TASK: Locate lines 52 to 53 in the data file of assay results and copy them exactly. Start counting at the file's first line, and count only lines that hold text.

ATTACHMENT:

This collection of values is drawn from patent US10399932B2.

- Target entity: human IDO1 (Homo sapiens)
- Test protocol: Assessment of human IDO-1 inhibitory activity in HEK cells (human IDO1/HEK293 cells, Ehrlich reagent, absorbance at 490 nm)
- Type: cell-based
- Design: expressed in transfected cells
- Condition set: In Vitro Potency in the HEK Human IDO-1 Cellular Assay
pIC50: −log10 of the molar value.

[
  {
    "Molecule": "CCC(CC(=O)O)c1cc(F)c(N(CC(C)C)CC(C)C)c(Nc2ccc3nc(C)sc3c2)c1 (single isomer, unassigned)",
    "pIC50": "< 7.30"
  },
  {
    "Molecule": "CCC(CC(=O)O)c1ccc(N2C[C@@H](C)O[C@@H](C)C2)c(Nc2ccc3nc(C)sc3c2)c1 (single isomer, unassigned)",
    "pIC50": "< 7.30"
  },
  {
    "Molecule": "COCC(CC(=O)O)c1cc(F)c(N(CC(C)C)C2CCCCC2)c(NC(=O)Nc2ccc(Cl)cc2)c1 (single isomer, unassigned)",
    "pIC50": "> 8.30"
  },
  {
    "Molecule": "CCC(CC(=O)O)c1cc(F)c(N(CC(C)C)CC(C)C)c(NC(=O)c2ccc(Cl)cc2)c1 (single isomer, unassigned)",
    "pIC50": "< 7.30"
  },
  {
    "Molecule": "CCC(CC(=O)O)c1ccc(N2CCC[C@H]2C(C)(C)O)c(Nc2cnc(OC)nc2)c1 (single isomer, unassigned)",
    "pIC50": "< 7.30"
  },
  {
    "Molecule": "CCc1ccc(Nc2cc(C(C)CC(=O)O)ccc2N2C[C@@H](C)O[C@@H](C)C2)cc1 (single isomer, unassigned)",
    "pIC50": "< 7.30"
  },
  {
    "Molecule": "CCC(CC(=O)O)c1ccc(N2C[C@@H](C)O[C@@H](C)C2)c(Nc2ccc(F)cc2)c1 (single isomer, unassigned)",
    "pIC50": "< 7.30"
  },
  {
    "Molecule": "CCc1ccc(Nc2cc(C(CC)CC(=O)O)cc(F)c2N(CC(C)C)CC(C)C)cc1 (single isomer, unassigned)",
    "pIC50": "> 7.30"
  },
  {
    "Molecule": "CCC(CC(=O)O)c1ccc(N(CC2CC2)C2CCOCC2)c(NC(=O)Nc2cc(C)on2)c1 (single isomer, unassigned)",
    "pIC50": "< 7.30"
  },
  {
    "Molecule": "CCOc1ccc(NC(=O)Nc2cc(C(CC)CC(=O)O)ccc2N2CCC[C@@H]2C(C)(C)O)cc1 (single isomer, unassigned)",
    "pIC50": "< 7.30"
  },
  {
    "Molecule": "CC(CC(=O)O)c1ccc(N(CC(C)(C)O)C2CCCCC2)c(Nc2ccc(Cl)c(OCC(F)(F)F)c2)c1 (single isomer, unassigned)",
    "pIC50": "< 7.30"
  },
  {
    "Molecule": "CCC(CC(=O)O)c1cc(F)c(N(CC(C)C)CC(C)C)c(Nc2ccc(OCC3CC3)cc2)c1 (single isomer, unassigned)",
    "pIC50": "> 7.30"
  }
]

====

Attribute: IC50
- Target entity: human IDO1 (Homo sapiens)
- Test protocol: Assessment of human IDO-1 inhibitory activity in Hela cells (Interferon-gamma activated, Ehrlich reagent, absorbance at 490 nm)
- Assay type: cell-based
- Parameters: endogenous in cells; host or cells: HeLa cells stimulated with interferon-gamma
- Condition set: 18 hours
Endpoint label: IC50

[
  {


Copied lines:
  },
  {